Ninety-one percent of Americans toss their food after the date on the labels have passed, but in many cases, they may actually be wasting perfectly safe food.
There are three types of dates used on food labels: "sell by," "best if used by," and "use by." But all three have nothing to do with food safety. Rather, they signal how long the manufacturer thinks the food will taste best.
"So the manufacturer will do taste tests with consumers and say, 'this is when everyone still thought my product tasted good,' and they're not about safety, but many people throw food away," said Emily Broad Leib, director of Harvard's Food Law and Policy Clinic.
Here's what those terms really mean:
- Sell by - How long the store may display product
- Best if used by - Date for best flavor or quality
- Use by - Peak quality determined by manufacturer
"Food safety means it was contaminated, you could get E.coli or salmonella, something like that.... We want to eat food that tastes good, that's good quality, but it's much more subjective," Leib said. "You're not going to get sick if you eat something. It's just about what you think tastes good."
Some products are fine to consume after the indicated date -- even milk, which is pasteurized to kill any harmful contaminants.
"Even if smells bad, it's actually not unsafe, it's just about quality and taste," Leib said.
The issue is that there is currently no national system for food dating. Last month Sen. Richard Blumenthal, D-Conn., and Rep. Chellie Pingree, D-Maine, introduced a new bill to create a standard federal date labeling system to "reduce confusion, simplify regulatory compliance for companies, and reduce the waste of food and money."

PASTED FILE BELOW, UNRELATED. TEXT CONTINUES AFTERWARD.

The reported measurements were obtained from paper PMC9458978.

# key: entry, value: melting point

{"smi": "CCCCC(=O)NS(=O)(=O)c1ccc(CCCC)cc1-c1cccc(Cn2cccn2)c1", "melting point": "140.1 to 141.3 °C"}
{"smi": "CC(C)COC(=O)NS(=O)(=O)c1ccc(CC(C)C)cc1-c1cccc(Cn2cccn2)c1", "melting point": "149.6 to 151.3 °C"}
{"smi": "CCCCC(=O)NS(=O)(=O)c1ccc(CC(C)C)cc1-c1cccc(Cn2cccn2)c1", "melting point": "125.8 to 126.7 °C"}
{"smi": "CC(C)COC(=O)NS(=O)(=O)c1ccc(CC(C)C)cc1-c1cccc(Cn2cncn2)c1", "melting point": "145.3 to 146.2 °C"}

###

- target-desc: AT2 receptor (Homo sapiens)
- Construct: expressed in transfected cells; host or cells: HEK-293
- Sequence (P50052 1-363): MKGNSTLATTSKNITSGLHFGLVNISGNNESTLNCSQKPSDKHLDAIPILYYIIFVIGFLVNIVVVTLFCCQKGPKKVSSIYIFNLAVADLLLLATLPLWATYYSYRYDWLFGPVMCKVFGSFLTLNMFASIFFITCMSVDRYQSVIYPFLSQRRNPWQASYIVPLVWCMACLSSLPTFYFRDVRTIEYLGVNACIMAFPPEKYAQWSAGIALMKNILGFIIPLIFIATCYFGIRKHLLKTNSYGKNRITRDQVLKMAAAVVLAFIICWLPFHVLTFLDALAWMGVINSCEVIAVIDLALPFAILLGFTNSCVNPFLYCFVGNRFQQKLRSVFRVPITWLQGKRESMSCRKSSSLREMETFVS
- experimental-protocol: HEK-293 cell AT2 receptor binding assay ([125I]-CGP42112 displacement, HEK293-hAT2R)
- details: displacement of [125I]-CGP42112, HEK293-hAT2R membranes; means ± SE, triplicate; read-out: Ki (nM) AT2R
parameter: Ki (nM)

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This could help reduce the food waste problem in America -- over 40 percent of the food we produce goes to waste -- and would also eliminate the dizzying array of food labels by categorizing food in two simple categories.
"All the quality dates we talked about would now say 'best if used by' and the small handful of foods where there is a safety risk would say 'expires on,'" Leib explained. "So you'd be able to open up your refrigerator and know, these foods I can eat after the date if they still taste good to me, and these ones are the ones that I maybe should throw away."
The bill would also require the Food and Drug Administration and the U.S. Department of Agriculture to compile a list of products that should have expiration dates, including deli meats, unpasteurized cheeses and prepared foods that could become unsafe if kept too long.